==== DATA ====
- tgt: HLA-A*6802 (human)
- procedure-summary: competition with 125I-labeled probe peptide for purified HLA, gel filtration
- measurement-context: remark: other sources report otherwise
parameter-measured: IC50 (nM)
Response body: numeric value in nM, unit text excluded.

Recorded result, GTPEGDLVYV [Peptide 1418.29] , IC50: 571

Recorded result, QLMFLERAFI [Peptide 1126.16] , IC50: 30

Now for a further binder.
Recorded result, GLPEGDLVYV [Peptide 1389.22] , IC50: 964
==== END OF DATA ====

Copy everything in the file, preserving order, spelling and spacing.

- tgt: HLA-A*6802 (human)
- procedure-summary: competition with 125I-labeled probe peptide for purified HLA, gel filtration
- measurement-context: remark: other sources report otherwise
parameter-measured: IC50 (nM)
Response body: numeric value in nM, unit text excluded.

Recorded result, GTPEGDLVYV [Peptide 1418.29] , IC50: 571

Recorded result, QLMFLERAFI [Peptide 1126.16] , IC50: 30

Now for a further binder.
Recorded result, GLPEGDLVYV [Peptide 1389.22] , IC50: 964